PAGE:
Montana's Hart Ranch is 3,500 acres of hilly grasslands not far from the Canadian border. It lies squarely in Greater Sage-Grouse country, along the bird's longest-known travel corridor: a 150-mile route between Saskatchewan and the Missouri River.
Greater Sage-Grouse, Pat Gaines
Thanks to a remarkable public-private partnership, this section of the grouse's habitat will remain intact for generations to come. Nearly 2,500 acres of Hart Ranch are now protected from development under a conservation easement brokered by the Natural Resources Conservation Service (NRCS). The arrangement, which still permits the grazing of livestock, is a key component of a 32,249-acre network of easements that protect habitat along the grouse's travel route.
Hart Ranch reflects a monumental effort to conserve sagebrush habitat and the rapidly declining Greater Sage-Grouse. The easements are part of NRCS's Sage Grouse Initiative (SGI)—a case study in how to reach out and work effectively with private landowners. As a result, western ranchers, with the help of NRCS, state wildlife agencies, and groups such as The Conservation Fund, are central to the effort.
Since 2010, more than 1,100 ranchers have enrolled in SGI programs, conserving more than 4.4 million acres of sage grouse habitat across 11 states. The venture is poised to have an even greater impact: Agriculture Secretary Tom Vilsack recently unveiled a plan to invest an additional $211 million in SGI's conservation efforts through 2018.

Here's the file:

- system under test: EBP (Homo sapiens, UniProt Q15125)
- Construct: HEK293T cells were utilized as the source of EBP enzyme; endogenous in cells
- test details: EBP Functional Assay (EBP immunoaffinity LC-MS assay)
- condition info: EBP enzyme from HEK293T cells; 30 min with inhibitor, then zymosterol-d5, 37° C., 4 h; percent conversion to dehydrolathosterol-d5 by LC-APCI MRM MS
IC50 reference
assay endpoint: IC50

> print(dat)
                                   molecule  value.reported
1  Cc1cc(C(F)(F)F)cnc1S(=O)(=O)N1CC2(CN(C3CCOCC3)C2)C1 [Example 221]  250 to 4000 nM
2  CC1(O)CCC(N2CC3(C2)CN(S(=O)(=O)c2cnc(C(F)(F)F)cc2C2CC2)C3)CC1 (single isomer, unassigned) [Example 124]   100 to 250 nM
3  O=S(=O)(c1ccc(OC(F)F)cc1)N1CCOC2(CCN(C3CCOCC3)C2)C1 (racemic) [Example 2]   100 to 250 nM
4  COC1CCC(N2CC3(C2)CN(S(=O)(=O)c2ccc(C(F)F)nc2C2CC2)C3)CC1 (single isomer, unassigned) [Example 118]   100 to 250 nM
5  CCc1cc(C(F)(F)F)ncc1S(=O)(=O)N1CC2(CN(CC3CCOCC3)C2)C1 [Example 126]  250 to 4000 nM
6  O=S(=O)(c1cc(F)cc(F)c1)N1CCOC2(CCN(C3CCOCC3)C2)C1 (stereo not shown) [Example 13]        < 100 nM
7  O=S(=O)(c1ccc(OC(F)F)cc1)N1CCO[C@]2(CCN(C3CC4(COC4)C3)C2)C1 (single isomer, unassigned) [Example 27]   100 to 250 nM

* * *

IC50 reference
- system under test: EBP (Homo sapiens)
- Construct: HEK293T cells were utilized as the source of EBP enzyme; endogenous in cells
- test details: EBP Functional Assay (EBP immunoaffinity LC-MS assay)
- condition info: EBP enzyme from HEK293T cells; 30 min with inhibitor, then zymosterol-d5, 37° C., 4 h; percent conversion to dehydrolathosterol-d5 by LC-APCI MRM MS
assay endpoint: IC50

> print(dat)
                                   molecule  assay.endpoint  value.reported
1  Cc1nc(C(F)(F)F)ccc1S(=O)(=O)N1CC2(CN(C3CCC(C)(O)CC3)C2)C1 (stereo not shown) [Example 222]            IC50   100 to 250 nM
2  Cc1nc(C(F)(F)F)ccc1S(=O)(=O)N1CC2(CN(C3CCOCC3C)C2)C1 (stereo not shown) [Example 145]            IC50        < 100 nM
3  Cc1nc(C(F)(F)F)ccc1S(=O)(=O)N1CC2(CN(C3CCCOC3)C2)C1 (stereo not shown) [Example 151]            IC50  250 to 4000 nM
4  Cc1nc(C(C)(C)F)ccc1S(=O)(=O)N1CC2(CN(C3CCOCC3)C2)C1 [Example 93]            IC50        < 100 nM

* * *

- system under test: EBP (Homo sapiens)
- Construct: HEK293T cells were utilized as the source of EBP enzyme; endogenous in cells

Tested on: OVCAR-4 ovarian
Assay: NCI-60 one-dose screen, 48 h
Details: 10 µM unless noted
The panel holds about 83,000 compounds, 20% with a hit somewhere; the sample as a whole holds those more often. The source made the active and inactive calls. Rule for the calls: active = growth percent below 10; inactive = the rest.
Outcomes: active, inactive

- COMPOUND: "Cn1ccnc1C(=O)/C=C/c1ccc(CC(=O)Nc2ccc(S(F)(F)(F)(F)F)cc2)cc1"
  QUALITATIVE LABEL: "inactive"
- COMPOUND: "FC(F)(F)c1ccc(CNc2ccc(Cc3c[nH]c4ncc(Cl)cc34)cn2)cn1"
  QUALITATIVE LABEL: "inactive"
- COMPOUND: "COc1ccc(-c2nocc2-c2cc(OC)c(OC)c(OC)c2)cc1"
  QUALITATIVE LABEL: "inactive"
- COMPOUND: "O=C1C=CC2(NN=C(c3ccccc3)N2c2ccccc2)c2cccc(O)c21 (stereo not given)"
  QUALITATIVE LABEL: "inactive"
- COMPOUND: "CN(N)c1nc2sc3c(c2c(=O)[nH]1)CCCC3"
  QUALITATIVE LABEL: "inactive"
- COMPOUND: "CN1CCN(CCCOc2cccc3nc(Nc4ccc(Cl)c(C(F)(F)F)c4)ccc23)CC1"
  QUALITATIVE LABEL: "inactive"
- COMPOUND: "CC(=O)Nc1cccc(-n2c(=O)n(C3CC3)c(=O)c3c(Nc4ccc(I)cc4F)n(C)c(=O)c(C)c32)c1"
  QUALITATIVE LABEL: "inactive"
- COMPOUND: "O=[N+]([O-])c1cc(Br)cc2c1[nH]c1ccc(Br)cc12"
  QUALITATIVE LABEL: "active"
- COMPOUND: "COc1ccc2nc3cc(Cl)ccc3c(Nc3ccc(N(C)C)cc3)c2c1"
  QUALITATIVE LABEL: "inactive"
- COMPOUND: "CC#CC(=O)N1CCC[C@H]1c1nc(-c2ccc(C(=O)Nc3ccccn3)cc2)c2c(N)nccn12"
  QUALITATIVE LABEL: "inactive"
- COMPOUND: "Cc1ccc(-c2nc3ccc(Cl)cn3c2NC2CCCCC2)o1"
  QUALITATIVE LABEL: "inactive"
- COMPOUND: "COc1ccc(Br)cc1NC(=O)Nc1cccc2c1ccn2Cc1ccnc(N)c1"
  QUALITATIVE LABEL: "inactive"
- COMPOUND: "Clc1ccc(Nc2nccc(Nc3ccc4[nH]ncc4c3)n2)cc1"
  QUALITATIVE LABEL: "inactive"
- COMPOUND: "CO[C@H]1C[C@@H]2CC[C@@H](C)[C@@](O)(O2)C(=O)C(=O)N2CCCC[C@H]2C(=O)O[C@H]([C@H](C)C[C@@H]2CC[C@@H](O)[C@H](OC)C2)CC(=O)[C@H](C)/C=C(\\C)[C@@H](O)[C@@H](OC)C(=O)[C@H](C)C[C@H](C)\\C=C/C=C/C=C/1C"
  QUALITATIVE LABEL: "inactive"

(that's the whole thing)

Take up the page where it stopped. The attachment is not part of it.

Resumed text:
Sage grouse numbers have dropped so low that this collaborative approach is essential. The prospect of the bird being listed under the Endangered Species Act had galvanized states, industries, scientists, and federal agencies to put in place new management plans and a variety of conservation measures in recent years. In September, Secretary of the Interior Sally Jewell cited this "epic collaboration" as a reason why the grouse didn't need federal protection after all.
The new conservation plans for the grouse, also announced in September, are poised to conserve habitat over more than 67 million acres of public lands across 10 states. Yet public and private lands where sage grouse occur are typically intermingled. In Montana, for instance, nearly two-thirds of grouse habitat is on private lands. In other states, private lands provide essential wintering grounds or areas where grouse raise their young.
Blackfoot Valley sage brush in Montana. Photo by Dan Casey
This overlap can be problematic for the skittish grouse, which avoid noisy or busy areas. Yet the growing alliance, which places working with landowners at its core, offers hope that a tremendously difficult conservation challenge can still be overcome. The SGI's roster reflects an impressive array of partners, including the Bird Conservancy of the Rockies, The Nature Conservancy, the Mule Deer Foundation, and the Intermountain West Joint Venture. These partners and many more are getting the job done.
Most inspiring of all is many ranchers' willingness and desire to leave the land in its wide-open condition for generations to come. By establishing permanent easements like the one at Hart Ranch, they are not only holding back encroaching developments and preventing the conversion of open sagebrush grazing land to cropland. These steps also maintain ranchers' way of life—and are a boon to the charismatic bird that depends on the West's signature stretches of sagebrush to survive.
Steve Holmer has more than 20 years of experience working to conserve endangered wildlife. He came to ABC from the Unified Forest Defense Campaign and previously served as Campaign Coordinator of American Lands Alliance working to conserve habitat for the Northern Spotted Owl and Marbled Murrelet. In addition to protecting threatened species on western public lands, Steve directs the Bird Conservation Alliance, a network of over 200 conservation groups that builds congressional support for bird conservation programs.